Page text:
Educators say music is a simple—and fun—way to boost brain and language development.

I am in awe of my 4-year-old grandson as he belts out a song from the back of a giant blue whale on a Columbus Zoo and Aquarium playground. “When the lights are good, say it loud and clear,” he sings as he stomps his feet, thrusts out his arms and wobbles, just a bit, before catching his balance and continuing his made-up song for an impromptu audience.

I am not surprised by his unabashed, fearless performance: He and I sing whenever we’re together, and I know he’s been hearing his mother sing since before he was born. When he’s with me, we sing when he washes his hands, brushes his teeth, uses the bathroom, climbs in his car seat and sits down for lunch.

What does surprise me is how important singing can be for a young child’s development.

“Early childhood is the critical period for language development, and we know that if that development doesn’t happen during those first five years, the opportunity for it to happen goes away,” explains Anneliese Johnson, principal of Ohio State University’s School for Early Learning at the Schoenbaum Family Center. “Reading, singing and talking with children builds all of that brain development, and it’s the most important thing you can do for them.”

Singing, she says, develops a child’s phonemic awareness: the ability to identify sounds, break them apart and put them back together again. Children with early phonemic awareness do well in language and literacy skills, she says.

This isn’t the same as learning phonetics, which is a reading skill, says Johnson. Phonemic awareness is strictly a hearing skill, but it’s one of the most important for children 5 and younger, she says. “If you’re singing in the car to your baby, they’re hearing the sounds and they’re making the connections between rhyming sounds, which are critical,” Johnson says. As they grow older, youngsters can fill in the rhymes on songs such as “Five Green and Speckled Frogs” or substitute their own words on songs like “The Name Game” (Shirley Shirley bo-ber-ley, fa-na-na fanna fo-fer-ley. Mee-mi-mo mer-ley, Shirley!)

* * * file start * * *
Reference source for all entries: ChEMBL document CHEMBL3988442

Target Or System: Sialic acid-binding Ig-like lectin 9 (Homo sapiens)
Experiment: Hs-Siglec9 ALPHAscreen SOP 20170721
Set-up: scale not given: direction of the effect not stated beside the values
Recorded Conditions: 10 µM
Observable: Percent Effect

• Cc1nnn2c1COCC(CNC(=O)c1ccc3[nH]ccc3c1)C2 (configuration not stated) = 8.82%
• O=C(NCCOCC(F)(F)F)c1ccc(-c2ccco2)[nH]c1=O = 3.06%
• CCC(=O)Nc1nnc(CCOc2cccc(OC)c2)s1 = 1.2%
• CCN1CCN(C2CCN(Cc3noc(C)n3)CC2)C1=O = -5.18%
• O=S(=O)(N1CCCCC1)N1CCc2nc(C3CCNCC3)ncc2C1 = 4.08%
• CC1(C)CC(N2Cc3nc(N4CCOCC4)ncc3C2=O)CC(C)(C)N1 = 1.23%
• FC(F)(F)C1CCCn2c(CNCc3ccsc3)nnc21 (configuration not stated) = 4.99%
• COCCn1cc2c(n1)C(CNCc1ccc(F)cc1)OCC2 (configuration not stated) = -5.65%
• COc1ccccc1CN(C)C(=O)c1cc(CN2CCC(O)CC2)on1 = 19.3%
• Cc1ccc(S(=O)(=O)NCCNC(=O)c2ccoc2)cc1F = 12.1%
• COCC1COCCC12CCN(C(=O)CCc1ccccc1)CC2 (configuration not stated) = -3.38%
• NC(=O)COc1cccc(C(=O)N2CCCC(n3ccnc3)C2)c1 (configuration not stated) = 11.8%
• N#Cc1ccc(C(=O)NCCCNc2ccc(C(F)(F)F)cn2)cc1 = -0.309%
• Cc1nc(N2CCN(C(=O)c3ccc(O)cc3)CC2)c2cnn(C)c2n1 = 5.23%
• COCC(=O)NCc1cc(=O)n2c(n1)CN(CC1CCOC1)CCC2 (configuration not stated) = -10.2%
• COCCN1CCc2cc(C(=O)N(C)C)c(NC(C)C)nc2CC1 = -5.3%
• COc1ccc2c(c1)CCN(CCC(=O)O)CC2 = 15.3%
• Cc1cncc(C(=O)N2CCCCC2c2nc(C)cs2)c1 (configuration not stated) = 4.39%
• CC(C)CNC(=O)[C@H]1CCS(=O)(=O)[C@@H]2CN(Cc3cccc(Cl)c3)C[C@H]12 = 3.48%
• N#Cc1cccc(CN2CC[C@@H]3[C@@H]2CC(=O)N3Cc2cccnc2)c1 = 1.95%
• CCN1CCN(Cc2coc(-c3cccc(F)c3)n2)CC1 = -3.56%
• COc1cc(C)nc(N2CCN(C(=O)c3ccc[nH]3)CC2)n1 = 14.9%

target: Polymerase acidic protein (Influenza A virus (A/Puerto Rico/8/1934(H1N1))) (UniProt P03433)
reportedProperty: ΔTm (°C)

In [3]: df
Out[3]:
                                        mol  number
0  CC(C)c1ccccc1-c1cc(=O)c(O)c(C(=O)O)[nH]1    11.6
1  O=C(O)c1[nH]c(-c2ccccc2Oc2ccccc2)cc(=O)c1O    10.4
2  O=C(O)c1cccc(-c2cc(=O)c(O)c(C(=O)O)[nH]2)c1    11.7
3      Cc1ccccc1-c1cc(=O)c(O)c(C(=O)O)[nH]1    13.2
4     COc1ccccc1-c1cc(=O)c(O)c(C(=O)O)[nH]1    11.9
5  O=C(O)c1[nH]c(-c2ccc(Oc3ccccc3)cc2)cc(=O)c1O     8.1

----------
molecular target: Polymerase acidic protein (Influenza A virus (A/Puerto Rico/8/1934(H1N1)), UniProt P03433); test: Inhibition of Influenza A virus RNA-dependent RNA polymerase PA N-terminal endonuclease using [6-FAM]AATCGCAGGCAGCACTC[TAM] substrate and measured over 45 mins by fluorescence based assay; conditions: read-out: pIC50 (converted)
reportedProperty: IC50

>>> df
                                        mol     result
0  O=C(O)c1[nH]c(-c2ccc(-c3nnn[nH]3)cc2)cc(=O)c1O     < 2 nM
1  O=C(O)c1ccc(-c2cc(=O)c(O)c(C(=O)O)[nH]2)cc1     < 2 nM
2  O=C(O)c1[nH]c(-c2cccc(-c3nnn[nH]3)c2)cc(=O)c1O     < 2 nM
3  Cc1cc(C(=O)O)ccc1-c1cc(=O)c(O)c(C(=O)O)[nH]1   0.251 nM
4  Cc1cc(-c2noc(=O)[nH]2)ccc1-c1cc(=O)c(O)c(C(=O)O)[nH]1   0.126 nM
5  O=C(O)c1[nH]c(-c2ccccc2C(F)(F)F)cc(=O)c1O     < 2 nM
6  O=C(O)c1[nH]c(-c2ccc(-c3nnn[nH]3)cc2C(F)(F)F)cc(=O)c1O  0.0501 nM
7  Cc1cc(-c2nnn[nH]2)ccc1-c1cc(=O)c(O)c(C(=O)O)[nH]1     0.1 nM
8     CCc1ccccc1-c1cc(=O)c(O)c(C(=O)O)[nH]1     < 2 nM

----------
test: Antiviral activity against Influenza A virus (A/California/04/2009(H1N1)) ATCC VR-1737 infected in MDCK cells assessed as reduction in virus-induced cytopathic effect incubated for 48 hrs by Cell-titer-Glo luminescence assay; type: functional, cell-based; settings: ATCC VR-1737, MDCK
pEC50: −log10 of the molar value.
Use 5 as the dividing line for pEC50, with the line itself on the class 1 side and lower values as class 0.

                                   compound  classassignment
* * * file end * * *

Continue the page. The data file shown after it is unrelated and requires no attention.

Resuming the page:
Jo Kirk, president and founder of WeJoySing, has long been convinced of the importance of singing; her company offers music programs for children from birth to age 11 in Central Ohio and North Canton. “When a parent joyfully sings with a child, the child begins to experiment with singing, and singing is a child’s main mode of musical participation,” Kirk says. “The parent is modeling for the child when they sing, and a child learns that, ‘I can join in and be a part of what Mommy and Daddy are doing.’ ”

Singing with children also encourages them to be better listeners, nurtures their vocabulary and often helps them accept direction, Kirk says. “We always sing in class when it’s time to put things away, and it’s like magic,” she says. “I can’t tell you how many of my parents tell me how well that works.”

Kirk encourages parents to sing both silly, made-up songs and old-time favorites, such as the “ABC Song” and “Itsy Bitsy Spider,” as well as folk songs like “She’ll Be Coming ’Round the Mountain” and “On Top of Old Smokey.”

“You can be singing about what you’ll have for dinner or what tasks they have to do or a lullaby,” she says. “Singing to your child creates a bond that will last a lifetime.”

Shelli Sanzo of Grandview Heights learned how beneficial singing could be in the gymnastics classes she teaches for toddlers and preschoolers at Whetstone Community Center. She includes five to 10 minutes of music during each class, with the same songs each week: “Row, Row, Row Your Boat” (with an altered second verse that includes a crocodile), “Here Is the Beehive” (where all of the kids buzz around like bees) and “The Noble Duke of York” (which involves marching, sitting and standing).

“They love the songs,” Sanzo says. “They learn the words, and they love coming in every week knowing what they’re going to be doing. And some kids who are really quiet become really engaged. They may not try a somersault, but they’ll sing and run around.”

OSU’s Johnson says children crave that kind of repetition and routine; she suggests singing a special going-to-bed song to ease children into sleep, for example. “The song signals to them what’s coming next and helps make transitions easier,” she says. “And singing is fun and is a natural human thing to do.”

For some moms and dads, singing doesn’t come naturally; Johnson suggests they go to library story times to get ideas about how songs can be used. “I’ve heard parents say that they feel silly singing to a baby,” she says. “But your baby is craving that. Your voice is what they want to hear, no matter how bad of a singer you are. Your baby thinks you’re the best singer ever.”